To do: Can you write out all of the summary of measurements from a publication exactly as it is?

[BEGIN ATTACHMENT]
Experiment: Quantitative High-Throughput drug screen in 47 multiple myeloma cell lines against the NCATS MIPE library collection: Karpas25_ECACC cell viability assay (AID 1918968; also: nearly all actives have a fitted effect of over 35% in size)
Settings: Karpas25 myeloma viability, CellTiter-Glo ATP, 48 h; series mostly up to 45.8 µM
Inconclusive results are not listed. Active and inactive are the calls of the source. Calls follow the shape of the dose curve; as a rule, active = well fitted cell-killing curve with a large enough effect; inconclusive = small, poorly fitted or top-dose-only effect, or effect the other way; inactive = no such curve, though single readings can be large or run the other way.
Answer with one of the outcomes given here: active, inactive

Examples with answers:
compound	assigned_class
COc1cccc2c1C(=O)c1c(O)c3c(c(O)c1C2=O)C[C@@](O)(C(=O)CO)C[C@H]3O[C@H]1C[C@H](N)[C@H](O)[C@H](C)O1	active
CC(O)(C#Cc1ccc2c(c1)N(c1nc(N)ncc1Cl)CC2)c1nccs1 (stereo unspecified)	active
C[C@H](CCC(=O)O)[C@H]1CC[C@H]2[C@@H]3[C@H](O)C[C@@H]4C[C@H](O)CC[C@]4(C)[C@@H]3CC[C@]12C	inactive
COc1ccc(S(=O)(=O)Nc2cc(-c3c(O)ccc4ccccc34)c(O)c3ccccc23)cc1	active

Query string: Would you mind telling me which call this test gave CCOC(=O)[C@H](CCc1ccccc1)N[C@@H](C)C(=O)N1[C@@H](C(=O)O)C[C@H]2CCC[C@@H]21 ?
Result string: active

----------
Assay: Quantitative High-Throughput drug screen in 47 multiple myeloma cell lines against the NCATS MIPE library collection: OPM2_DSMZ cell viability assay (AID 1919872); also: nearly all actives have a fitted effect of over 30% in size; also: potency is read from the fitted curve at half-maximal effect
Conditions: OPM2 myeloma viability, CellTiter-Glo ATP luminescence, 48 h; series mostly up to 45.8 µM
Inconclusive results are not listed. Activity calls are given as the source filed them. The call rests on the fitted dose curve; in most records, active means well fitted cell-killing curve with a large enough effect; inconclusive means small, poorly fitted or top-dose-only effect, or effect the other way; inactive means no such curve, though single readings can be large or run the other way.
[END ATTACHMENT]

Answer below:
Experiment: Quantitative High-Throughput drug screen in 47 multiple myeloma cell lines against the NCATS MIPE library collection: Karpas25_ECACC cell viability assay (AID 1918968; also: nearly all actives have a fitted effect of over 35% in size)
Settings: Karpas25 myeloma viability, CellTiter-Glo ATP, 48 h; series mostly up to 45.8 µM
Inconclusive results are not listed. Active and inactive are the calls of the source. Calls follow the shape of the dose curve; as a rule, active = well fitted cell-killing curve with a large enough effect; inconclusive = small, poorly fitted or top-dose-only effect, or effect the other way; inactive = no such curve, though single readings can be large or run the other way.
Answer with one of the outcomes given here: active, inactive

Examples with answers:
compound	assigned_class
COc1cccc2c1C(=O)c1c(O)c3c(c(O)c1C2=O)C[C@@](O)(C(=O)CO)C[C@H]3O[C@H]1C[C@H](N)[C@H](O)[C@H](C)O1	active
CC(O)(C#Cc1ccc2c(c1)N(c1nc(N)ncc1Cl)CC2)c1nccs1 (stereo unspecified)	active
C[C@H](CCC(=O)O)[C@H]1CC[C@H]2[C@@H]3[C@H](O)C[C@@H]4C[C@H](O)CC[C@]4(C)[C@@H]3CC[C@]12C	inactive
COc1ccc(S(=O)(=O)Nc2cc(-c3c(O)ccc4ccccc34)c(O)c3ccccc23)cc1	active

Query string: Would you mind telling me which call this test gave CCOC(=O)[C@H](CCc1ccccc1)N[C@@H](C)C(=O)N1[C@@H](C(=O)O)C[C@H]2CCC[C@@H]21 ?
Result string: active

----------
Assay: Quantitative High-Throughput drug screen in 47 multiple myeloma cell lines against the NCATS MIPE library collection: OPM2_DSMZ cell viability assay (AID 1919872); also: nearly all actives have a fitted effect of over 30% in size; also: potency is read from the fitted curve at half-maximal effect
Conditions: OPM2 myeloma viability, CellTiter-Glo ATP luminescence, 48 h; series mostly up to 45.8 µM
Inconclusive results are not listed. Activity calls are given as the source filed them. The call rests on the fitted dose curve; in most records, active means well fitted cell-killing curve with a large enough effect; inconclusive means small, poorly fitted or top-dose-only effect, or effect the other way; inactive means no such curve, though single readings can be large or run the other way.